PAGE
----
It was tempting, oh so tempting to reply in the affirmative. But I didn’t want ‘dreadful liar’ added to my already going-down-hill reputation. Turns out this was wise because, during the party, the three of us were discussing something that involved pushing buttons. The verb to push was unfamiliar to Gareth.

‘Gwthio? He asked.

I said, yes, gwthio, and mimed the action of pushing a button. For some reason, Gareth had confused the verb to push with the verb to pull. So Carolyn said tynnu and mimed the action of pulling a lever. Through a series of repeat actions (which may have included a few other verbs) we established the contrasting meanings, at the end of which we looked up into the eyes of a startled onlooker, ‘Er…do you always communicate like this?’

‘Well, yes, of course, doesn’t everyone?’

Permission to create – or ditching the fear factor

I’m a belt and braces kind of girl. Terrified of making mistakes. I’m not sure why. Hours of introspection and countless man-with-a-cardigan counselling sessions have not provided answers. But for a writer (or indeed anyone) a fear of ‘getting it wrong’ can be paralysing. I distinctly recall telling my writing group that I wanted to make sure my novel was perfect, so perfect that it wouldn’t be rejected. I still recall the silence that greeted this naive announcement.

‘Liz,’ one of them ventured gently. ‘No matter how good your work is, you are going to be rejected.’

They were right, of course. I’ve had my work rejected countless times. Sometimes more painfully than others. I’d like to say I’ve developed a thick skin. But I haven’t, not nearly thick enough. As evidenced by my fear-of-getting-it-wrong approach to my latest project.

Researching my first novel, I read countless diaries, nineteenth publications and more recent historical analyses in order to get my immigration facts straight. In terms of the Welsh fairy tales that run like a seam through the novel’s pages, well, I may have gone a little overboard. In fact, I learned a whole language. But although the conditions on board my nineteenth century emigrant vessel are as authentic as I could make them and, although my knowledge of fairy tales has grown exponentially, the voyage, the ship, characters were all fictitious. This gave me a degree of license.

Not so with my current project – a novel written from the viewpoint of Owain Glyn Dwr’s wife. You see, Marged Glyn Dwr was an historical figure, as was her husband (a national hero in fact). The revolt, the circumstances, all the supporting characters of my story, are historical. This makes the likelihood of receiving an irate letter from a Welsh nationalist informing me that I have misrepresented Wales noble history imminently possible.

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I’d like to say that I’m handling the pressure well, cool as  cucumber as I pore over tome after tome in the state library, that my bookshop is not groaning under the weight of newly acquired purchases, groaning so loudly that when I mentioned to my husband that I may have ordered a few books, he politely asked whether I had set a budget.

Budget, I gulped, yes, of course, I have a budget.

With these tight (cough) budget constraints in mind, you can imagine my frission of excitement to come across this paragraph when reading a library book about the non-judicial confinement of medieval women:

Margaret, the Wife of Owain Glyn Dwr, their daughter Catherine […] and an unclear number of her children, all of whom seemed to have been without personal culpability were taken at the capture of Harlech and were held in the Tower of London from 1409 until at least 1413, when the death of Catherine and her two daughters is the last that is heard of them. Their confinement can be interpreted as a ‘family guilt’ confinement, or as a quasi-hostagehood intended to put pressure on Owain who was still at large.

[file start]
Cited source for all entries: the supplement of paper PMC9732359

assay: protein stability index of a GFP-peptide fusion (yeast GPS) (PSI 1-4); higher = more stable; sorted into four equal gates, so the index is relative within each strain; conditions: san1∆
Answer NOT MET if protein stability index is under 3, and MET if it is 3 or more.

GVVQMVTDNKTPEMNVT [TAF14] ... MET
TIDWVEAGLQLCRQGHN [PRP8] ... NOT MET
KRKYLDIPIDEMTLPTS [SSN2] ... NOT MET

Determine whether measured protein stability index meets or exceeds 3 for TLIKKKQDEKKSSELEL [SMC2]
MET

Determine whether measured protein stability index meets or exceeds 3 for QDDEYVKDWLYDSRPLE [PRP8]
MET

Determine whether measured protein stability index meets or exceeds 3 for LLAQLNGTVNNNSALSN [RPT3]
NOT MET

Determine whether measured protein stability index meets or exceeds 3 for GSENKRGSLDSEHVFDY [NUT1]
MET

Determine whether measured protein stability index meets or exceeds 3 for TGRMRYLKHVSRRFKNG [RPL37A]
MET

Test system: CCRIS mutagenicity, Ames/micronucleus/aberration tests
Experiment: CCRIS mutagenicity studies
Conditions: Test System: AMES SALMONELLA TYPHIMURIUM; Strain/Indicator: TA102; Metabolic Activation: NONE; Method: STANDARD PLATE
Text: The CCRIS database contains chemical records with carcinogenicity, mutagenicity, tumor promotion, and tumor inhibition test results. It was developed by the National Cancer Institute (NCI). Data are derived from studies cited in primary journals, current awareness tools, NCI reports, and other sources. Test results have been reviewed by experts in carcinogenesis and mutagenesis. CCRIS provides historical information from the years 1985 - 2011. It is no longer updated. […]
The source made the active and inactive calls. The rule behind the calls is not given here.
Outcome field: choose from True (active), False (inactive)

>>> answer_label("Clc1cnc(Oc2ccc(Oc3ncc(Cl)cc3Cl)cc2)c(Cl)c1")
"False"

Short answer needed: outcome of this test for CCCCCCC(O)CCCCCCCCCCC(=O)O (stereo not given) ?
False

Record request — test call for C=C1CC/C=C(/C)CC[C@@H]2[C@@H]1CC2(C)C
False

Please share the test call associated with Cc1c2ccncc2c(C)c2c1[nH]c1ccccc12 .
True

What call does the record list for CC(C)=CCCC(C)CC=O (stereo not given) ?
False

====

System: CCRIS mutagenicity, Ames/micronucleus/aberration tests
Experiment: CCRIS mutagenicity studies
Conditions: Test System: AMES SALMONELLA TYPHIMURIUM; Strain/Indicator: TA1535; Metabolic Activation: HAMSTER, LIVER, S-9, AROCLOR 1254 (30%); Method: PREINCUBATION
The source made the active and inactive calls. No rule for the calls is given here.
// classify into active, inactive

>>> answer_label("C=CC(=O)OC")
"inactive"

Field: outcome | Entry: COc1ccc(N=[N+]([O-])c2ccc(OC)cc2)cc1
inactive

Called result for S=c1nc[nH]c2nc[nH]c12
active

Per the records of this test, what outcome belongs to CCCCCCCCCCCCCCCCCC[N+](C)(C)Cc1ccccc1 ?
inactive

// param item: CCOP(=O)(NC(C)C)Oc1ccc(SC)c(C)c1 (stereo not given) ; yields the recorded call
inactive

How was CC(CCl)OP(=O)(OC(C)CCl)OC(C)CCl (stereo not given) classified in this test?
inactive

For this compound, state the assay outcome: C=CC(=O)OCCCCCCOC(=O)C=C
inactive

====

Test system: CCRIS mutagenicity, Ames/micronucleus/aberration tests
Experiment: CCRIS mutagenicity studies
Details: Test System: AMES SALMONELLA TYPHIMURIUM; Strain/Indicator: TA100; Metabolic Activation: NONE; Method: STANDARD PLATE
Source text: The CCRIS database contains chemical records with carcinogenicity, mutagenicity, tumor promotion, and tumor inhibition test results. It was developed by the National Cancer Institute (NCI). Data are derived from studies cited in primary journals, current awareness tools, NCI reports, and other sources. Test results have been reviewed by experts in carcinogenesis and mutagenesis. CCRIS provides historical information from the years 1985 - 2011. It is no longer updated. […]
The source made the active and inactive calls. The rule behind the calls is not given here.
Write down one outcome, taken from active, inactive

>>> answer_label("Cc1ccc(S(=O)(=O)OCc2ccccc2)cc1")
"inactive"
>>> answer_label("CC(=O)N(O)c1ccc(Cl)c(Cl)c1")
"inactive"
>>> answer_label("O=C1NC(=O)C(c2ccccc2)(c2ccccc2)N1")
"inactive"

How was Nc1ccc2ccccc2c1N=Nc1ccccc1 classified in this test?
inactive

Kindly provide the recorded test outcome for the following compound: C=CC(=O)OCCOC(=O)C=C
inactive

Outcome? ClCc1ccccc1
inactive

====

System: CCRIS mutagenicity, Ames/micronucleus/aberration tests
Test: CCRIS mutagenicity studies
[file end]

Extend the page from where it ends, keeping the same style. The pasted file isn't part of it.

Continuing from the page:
I wrote to the historian, Gwen Seabourne, outlining my project, and asked whether she could recommend the best sources of information concerning Marged Glyn Dwr. Her answer was disappointing. Or was it? Apparently, that paragraph is pretty much all anyone knows about the fate of Marged Glyn Dwr. Which means, as long as I thoroughly research of conditions in the Tower, my potential for making mistakes has just considerably diminished.

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Buoyed by the success of this contact-an-academic strategy. I contacted another. One whose book on The Rise and Fall of Owain Glyn Dwr is soon to be released (I have it on order – yes, part of my carefully worked out budget). I have read a number of titles on Glyn Dwr and no one seems to know why his military service terminated so abruptly in 1388. Or why he actually rose in revolt in September 1400 (apart from the perfidy already mentioned in earlier blog posts). Many theories have been posed. But none sit well with me. Least of all that he was disgruntled at not receiving a knighthood and sat wallowing in self pity until one morning, ten years later, he got up and declared himself Prince of Wales. Even if  that version was true, which I seriously doubt, you can’t develop a novel on such a vague premise. You have to give the characters conflict and believable motives. I asked this particular historian his opinion on the matter. He wrote back:

There does not appear to be any evidence which gives a firm indication at all of Owain’s feelings after the 1387 campaign, nor any reason to explain why he was not available for service in 1388. That means that there is nothing concrete to justify the notion that he was disgruntled but nothing to definitely refute it either. Effectively, you have carte blanche in that sphere.

The historian, Gideon Brough, whose work promises to be a great deal more nuanced than previous offerings, urged me to think differently to the received version of events, to “do something beautiful and creative with my carte blanche.”

Carte blanche? Did you hear that? There is a smattering of circumstantial evidence and a great deal of theorising going on, even among historians. Which means, as long as I do my research and make sure I understand the social and political issues of the time, I can add my own theories to the mix. Which just made the whole process a lot less scary in my opinion.